9. Teach them about the magic about compound interest! This one tip may make them millionaires by the time they retire!

10. Teach them to take courses on how to invest of their money. As they get older have them find a mentor that has achieved what they want to achieve financially and have them do what he or she did. Remember, one of the most important skills they can learn is how to handle their own money.

The RESP: Frequently Asked Questions (FAQ)

An RESP is a “Registered Education Savings Plan” and it is a popular tool to save for education. The idea of the RESP is that you would contribute money into an account, and the government would contribute 20% of what you put in up to $500 per year. There are additional grants available, but there are conditions based on having lower income. The other reason why the RESP may be beneficial is that the income generated in the account would grow tax free until it is withdrawn. This would happen when the child goes to school, which is usually 18 to 20 years from when the child is born. There are limits to what you can put in – $50,000 lifetime per child, and the government will only give up to $7,200 lifetime in grants. The money the government gives you is called the Canada Education Savings Grant (CESG). The subscriber or contributor is the person who contributes money into the RESP and the beneficiary is the person who receives the benefit or the money. The child also has to have a SIN number to have an RESP for them.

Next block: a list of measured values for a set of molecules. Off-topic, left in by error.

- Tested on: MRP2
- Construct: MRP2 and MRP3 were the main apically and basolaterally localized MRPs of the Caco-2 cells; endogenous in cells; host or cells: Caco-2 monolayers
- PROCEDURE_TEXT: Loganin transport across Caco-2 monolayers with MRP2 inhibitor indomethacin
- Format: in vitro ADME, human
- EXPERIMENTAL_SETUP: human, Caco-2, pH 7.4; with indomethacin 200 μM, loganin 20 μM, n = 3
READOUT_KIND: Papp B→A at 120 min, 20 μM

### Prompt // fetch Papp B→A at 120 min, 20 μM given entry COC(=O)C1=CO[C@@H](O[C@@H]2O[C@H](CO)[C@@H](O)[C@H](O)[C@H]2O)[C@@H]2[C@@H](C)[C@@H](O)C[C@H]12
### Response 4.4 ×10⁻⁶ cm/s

What if I Don’t Contribute Every Year?

You can catch up your contributions up to $1000 in grant money each year. You can contribute any amount at any time as long as the lifetime amount contributed is under $50,000.

Can the Child Waste the Money?

In order to withdraw the money, the child must have proof of enrollment in a qualifying school (College, University, and specialized schools like trade schools) the first time the money is withdrawn. After this, the money can be taken out whenever it is needed for books and other school costs. Also, the parent has to ask for the withdrawal from the institution and must direct whether to withdraw from contributions or income for tax purposes.

What if I Have More Children?

You can start a second RESP or transfer the first RESP to a second child if they use the funds instead of the oldest child. Transferring between children can be done with any type of RESP account. The second child would have to be named the beneficiary on the RESP before they can have access to money.